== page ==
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|Harris speaks on Americanization of England|
Peter Harris, a former barrister and British Parliament official, has watched England become more Americanized after decades of cultural and political influence.
Harris worked in the Lord Chancellor's Office in the House of Lords, and was eventually appointed as an assistant secretary. In this capacity he was responsible to ministers for a wide range of policies and legislation relating to the justice system. He currently teaches at the Oxford Centre for Family Law and Policy at the University of Oxford, England.
Harris recently spoke to the English-Speaking Union of Ouachita Parish about "The Americanization of England."
"When you look at England, it looks as though it is being Americanized, and people are constantly saying that," Harris said. "Well, what do they mean by that? Some of what it means is people are wearing baseball caps, jeans and T-shirts. They're eating hamburgers and fries. And, if you look at our entertainment and politics today, you'll see a strong American influence."
"And, many of those influences are seen as not being good, I should tell you," Harris continued. "When they use the words, 'We're getting like the Americans,' that is almost invariably said in regret. The interesting question for England is: Are we just like everyone else … from Paris to Peking, you'll find people wearing American clothes, eating McDonalds, and so on. Or, is there something about the Americanization of England, if that's what it really is, that's more fundamental. My contention is it's much more fundamental."
He said in the late 1970s, England experienced the "Thatcher revolution." During that timeframe, the country "sold off all our nationalized industries and privatized them, loosened up the labor markets and adopted several American policies such as the 'three strikes and your out.' The fact of the matter is we seem to get our inspiration in policy matters from the USA."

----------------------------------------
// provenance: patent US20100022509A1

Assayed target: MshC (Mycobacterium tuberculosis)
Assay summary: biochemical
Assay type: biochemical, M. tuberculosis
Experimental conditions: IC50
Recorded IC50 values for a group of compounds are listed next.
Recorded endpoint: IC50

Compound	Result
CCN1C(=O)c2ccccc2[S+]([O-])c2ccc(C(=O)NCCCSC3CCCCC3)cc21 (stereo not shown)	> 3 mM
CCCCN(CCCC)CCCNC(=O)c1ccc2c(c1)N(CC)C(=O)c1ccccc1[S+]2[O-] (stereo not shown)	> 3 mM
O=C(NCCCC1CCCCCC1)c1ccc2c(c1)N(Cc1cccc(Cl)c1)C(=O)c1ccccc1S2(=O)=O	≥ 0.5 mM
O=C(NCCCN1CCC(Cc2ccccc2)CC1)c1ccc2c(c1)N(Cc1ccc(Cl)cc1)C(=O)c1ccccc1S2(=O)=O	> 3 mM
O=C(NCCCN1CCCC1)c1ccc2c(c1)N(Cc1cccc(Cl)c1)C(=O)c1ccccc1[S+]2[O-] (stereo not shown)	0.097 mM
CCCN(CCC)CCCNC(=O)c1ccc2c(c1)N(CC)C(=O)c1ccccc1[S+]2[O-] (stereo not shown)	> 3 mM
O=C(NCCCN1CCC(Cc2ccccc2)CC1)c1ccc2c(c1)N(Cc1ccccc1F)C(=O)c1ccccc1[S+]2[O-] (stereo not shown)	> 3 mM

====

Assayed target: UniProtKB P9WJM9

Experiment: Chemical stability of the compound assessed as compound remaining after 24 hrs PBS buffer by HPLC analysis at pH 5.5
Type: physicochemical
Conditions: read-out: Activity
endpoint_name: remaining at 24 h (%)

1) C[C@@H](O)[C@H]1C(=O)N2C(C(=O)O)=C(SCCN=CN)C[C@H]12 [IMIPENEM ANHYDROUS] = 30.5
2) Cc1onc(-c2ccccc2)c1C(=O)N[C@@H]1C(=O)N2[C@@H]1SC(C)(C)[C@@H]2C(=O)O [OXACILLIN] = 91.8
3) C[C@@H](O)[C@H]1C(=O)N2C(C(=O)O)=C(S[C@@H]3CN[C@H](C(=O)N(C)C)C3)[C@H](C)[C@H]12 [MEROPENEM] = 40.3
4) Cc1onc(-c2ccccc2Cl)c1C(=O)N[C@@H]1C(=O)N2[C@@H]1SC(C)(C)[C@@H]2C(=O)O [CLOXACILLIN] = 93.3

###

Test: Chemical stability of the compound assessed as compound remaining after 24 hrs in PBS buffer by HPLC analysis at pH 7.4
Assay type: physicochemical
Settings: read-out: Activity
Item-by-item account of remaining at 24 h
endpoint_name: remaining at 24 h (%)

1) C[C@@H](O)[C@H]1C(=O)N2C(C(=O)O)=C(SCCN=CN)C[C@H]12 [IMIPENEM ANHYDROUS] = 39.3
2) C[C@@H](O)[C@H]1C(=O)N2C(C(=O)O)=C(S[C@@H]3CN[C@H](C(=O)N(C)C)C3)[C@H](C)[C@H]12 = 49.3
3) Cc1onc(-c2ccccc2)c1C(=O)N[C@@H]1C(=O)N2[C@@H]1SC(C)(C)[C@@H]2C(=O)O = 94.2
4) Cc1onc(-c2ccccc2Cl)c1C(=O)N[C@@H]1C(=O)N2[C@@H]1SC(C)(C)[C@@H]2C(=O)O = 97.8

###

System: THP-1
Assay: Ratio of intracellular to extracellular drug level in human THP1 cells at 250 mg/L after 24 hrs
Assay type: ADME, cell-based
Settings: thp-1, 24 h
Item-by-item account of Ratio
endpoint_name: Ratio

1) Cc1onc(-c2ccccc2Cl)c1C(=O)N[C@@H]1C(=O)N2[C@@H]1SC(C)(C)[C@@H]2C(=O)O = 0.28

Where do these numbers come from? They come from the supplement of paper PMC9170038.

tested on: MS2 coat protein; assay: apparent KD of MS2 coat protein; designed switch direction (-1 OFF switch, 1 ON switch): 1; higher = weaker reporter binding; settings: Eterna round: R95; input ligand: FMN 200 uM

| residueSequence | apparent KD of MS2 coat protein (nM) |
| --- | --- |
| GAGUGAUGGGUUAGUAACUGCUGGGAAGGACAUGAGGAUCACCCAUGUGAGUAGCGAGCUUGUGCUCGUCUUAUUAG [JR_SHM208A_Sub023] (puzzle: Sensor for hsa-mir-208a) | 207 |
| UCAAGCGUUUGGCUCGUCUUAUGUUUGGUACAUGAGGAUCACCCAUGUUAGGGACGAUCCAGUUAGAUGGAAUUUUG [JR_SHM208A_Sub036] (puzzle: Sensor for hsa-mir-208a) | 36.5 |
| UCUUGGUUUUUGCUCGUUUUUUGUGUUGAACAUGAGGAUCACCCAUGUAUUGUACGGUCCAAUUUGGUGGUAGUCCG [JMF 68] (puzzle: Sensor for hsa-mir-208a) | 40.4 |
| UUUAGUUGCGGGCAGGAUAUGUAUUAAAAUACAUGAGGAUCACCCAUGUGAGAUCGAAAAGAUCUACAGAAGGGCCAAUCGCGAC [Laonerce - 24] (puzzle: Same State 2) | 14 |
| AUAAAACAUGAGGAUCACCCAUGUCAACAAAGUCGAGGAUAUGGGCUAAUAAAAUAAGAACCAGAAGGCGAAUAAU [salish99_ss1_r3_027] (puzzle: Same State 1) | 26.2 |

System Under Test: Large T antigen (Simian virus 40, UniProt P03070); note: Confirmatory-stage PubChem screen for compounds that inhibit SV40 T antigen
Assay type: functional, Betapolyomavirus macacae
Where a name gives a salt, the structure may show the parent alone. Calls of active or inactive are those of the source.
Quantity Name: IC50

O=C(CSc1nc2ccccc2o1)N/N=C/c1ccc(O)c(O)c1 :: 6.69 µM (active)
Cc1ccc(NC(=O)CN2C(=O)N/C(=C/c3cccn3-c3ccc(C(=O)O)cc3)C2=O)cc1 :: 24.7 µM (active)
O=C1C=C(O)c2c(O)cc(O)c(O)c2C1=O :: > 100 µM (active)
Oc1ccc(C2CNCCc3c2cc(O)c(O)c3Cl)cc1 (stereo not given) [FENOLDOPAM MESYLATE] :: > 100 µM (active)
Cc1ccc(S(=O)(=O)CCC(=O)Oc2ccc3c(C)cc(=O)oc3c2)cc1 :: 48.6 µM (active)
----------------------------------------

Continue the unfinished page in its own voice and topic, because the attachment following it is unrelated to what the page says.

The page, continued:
"That's arguably strange since we're linked constitutionally to Scotland, Wales and Ireland," Harris explained. "And, of course, we're linked constitutionally to the European Union, but yet, we get our policy inspiration from America."
Harris first visited the United States shortly after Margaret Thatcher became Prime Minister. That visit began his "love affair" with the United States. He has returned numerous times to the United States on government and now academic business.
"Given that we have this strong link to America, what does it mean for us in the next 50 years?" Harris said. "I think in domestic policy, our real job will be to continue to persuade our partners in Europe and the rest of the United Kingdom to move towards a more individualistic model … away from the paternalistic state and giving more power to the individual.
"That's a hard fight. Governments are moving very slowly, very painfully in that direction. But now, it will be much harder because they'll point to this financial disaster and say, 'there's the Anglo-American model … who wants it?'
"I think our job is pretty straight forward. As long as America remains the best hope for liberty, we better stick with you. Even though we may not agree with you, if we don't go with you, we find ourselves in a conspiracy against you.
"That's a lunatic situation. The English can't undermine the U.S. without undermining themselves."
In light of the financial crisis that recently struck the U.S. economy, Harris said England also felt the pain with collapsing banks, which needed to be privatized, supported or sold off.
"Whether we're going to put a good chunk of our money into our bad debt, I don't know," he said. "There's some talk in Europe that we're going to do it, but I don't think it will happen."
Much like America, England's people have run up vast debt over the last 15 years, Harris said.
"Consumer debt has just gone through the roof," he said. "We carry more debt than any of the other Europeans. We're just like the Americans, for better and for worse."